There are four major driving purposes that taxpayers can deduct miles for:
- Moving for a job
- Charitable organization
There are two ways of deducting your car on your tax return, if you use it in connection with your business:
- Taking an actual expenses: car payment, gas, oil change, tolls, parking, etc- this method might be beneficial if you lease a car and don’t drive to much
- Take a standard mileage expenses, i.e. multiply amount of miles you drove by standard rate. For 2016 this rate went down from 57.5 cents per mile to .54 cents. This is a business rate, so any time you drive from your office to your clients offices, run business errands, going to meet with clients you need to record miles.
Driving from your personal residence to your office does not considered business miles. Unless your primary place of work is your home and you have qualified home office in your residence, than you can start tracking your miles from your garage.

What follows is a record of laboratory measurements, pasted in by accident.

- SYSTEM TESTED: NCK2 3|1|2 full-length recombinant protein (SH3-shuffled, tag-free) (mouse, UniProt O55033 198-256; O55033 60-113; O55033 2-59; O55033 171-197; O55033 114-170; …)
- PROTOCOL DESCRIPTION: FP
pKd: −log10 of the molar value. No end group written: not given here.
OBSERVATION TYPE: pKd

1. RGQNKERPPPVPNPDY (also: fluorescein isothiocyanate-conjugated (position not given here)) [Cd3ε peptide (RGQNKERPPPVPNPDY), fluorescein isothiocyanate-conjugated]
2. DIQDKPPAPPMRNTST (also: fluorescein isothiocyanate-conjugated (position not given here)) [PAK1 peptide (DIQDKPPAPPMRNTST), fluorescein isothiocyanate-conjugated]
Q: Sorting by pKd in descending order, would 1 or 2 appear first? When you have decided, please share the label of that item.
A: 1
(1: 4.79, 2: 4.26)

Even though you might not have a business, here is some miles you can still deduct on your tax return:
Miles you drive to have doctor visits are deductible as well at .19 cents per mile ( down from .23 cents in 2015) and are calculated on schedule A ( Itemized deductions) and subject to 10% AGI (see posts about medical expenses), so if you do not Itemize, don’t waste your time tracking those miles
If you moved for your new job, miles you drove in your car are deductible as well. Rate is the same as for medical purposes and is .19 cent per mile ( see Moving Expenses)
The only rate that did not change from 2015 is rate per miles driven in service of charitable organization and is .14 cents per miles. This expense as well calculated on Schedule A- Itemized deductions.